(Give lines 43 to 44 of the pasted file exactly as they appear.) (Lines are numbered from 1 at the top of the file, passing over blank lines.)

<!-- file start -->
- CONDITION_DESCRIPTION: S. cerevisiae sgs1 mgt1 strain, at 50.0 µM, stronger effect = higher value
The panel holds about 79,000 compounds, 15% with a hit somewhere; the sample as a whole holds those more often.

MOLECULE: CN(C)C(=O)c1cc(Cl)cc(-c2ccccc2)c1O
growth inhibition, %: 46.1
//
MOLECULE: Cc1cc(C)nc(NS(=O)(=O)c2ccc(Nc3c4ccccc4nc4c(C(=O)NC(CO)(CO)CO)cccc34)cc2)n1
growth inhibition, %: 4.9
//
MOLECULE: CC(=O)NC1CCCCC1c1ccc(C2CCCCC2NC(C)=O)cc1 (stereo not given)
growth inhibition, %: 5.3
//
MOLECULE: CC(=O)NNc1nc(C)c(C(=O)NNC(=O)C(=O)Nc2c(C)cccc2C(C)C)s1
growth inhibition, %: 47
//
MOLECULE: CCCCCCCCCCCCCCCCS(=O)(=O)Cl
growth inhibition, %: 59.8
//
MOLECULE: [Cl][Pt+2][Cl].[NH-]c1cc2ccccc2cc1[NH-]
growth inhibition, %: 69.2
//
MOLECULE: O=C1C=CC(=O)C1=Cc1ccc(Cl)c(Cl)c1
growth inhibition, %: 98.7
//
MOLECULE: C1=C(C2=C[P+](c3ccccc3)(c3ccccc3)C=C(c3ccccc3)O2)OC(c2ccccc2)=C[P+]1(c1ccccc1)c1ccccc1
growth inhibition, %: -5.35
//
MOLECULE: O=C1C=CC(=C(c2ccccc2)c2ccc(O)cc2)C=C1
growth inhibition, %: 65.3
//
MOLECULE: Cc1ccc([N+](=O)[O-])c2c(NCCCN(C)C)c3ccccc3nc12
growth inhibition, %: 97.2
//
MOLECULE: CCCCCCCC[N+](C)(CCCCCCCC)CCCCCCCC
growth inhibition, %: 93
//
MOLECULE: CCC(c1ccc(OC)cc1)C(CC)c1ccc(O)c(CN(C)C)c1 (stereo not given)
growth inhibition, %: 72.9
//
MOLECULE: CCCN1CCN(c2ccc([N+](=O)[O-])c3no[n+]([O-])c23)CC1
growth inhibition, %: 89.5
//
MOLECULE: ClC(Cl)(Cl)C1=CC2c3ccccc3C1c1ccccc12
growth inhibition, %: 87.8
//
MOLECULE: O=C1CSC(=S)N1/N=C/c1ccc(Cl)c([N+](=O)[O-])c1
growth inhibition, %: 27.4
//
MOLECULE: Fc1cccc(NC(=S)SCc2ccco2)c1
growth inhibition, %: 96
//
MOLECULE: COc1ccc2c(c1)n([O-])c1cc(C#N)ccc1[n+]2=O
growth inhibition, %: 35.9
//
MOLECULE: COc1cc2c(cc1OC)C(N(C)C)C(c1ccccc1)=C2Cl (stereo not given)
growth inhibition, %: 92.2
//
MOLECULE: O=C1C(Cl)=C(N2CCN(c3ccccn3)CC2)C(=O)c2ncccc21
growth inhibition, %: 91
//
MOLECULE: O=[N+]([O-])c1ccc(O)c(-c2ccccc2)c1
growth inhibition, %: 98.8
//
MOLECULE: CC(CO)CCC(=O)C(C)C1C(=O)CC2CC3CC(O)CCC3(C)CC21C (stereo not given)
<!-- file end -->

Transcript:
growth inhibition, %: 87.8
//